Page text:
Sunday, December 14, 2014

Coding For Success!

Anyone can do it and anybody can be successful at it!

Coding is creativity, collaboration, critical thinking and communication, it is valuable with interpersonal skills. I introduced coding on the first week of December to my students. I provoked the students' thinking by having each team link to an animation and play while seeing the inside. Students immediately figured out the how of coding. We began co-constructing a criteria and identifying the variety of coding for the script. On the classroom site I shared many coding articles informing parents about the importance of computing language. Once students knew about that same evening students were completing the Hour of Code certificate and exploring game designing and sharing them online on the classroom Padlet for coding.

In class immediate collaboration began, guiding each other through the how of coding and sharing new discoveries. Once the coding skills were established, it took students two days to become familiar with the computing language. Students began a project showing their learning about  Social Studies curriculum describing the causes and effects of interactions between European and First Nation for Grade 5 and for Grade 6 Canadian identity by various groups historical and contemporary communities.

Why was coding very successful?
  • Peer programming, thinking together 
  • Perseverance, resilience and persistence 
  • Self- Confidence
  • Problem solving
  • Sharing thinking 
  • Application of new knowledge
  • Peer collaborating to improve results
  • Explaining their reasoning
  • Analyzing 
  • Application of feedback
  • Reflecting and improving their learning process
  • Identifying and assessing ideas for creative application
  • Deep discussions and decisions ensuring team strengths
  • Collective responsibility for individual expertise 
  • Expression of point of view allowing teams to move forward
  • Encouraging each others' innovation
Essential skills were highlighted and practiced. Students were getting further ahead by restarting and rediscovering learning by overcoming any setbacks. They were problem solving and caring for each other.

I was activating and giving students the chance to build their self-confidence at learning and I was observing and asking students as they code about the how and what if of coding language. The engagement blossomed and shined and students became tech leaders at improving their thinking, It was a mindset of  learners and creators by unpacking a canvas of many skills.

Through Our Learning Connections Fair my colleagues Patricia Fiorino who teaches Kindergarten and Natalie MacDonald who teaches Grade one also spoke about Kodable, Daisy Dinosaur and Scratch Junior. I am sharing the Scratch presentation that has links to the padlets for both classes and also students' reflections and explaining the coding. A group of students also created a site and an Incorporation  for others to try their games and leave feedback.  During the Hour Of Code week my students guided the Grade ones through an online coding Scratch animations.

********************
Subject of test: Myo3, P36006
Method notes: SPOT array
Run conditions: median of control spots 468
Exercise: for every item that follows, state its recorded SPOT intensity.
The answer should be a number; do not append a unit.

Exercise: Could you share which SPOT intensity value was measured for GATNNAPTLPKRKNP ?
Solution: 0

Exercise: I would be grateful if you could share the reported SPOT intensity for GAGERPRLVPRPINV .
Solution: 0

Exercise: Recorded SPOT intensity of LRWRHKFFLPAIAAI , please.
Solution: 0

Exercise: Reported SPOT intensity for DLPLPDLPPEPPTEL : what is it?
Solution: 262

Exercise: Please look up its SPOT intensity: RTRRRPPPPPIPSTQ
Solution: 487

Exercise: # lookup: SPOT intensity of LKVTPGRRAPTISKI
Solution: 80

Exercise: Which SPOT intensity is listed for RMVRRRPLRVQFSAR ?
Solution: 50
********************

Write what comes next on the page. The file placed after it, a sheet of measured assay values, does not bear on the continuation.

Please share your learning from your students when they start coding and unpacking skills.  How successful will your students be at coding?

Sunday, November 30, 2014

Are Learning Communities effective?

An overdue post since superb conferences like GAFE and  BIT14 as well as amazing learning opportunities from our board the New Pedagogies for Deep Learning (NPDL) to the Learning Connection core team and our planning for December 10th face to face sharing with many colleagues from across the board.

Those three weeks in November have impacted my learning by curating more to my thinking. These thinking skills have confirmed and encouraged to deepen my practice with colleagues and my students.

On Saturday morning on twitter I came across this very pertinent tweet:

So true, without collaboration our growth is limited! These learning opportunities are always a result of collaborating face to face with colleagues. They have been a vaccination of thinking opportunities that jolts us to persevere and persist in our adventure with our students.

On Friday, being part of Learning Connection team and unpacking the 6 C`s  by Michael Fullan New Pedagogies for Deep Learning with my colleagues, tasks focused on the competencies of deep learning, These collaborative thinking tasks got the best out of us by developing a culture of collaborative thinking just like we are expected in our classroom.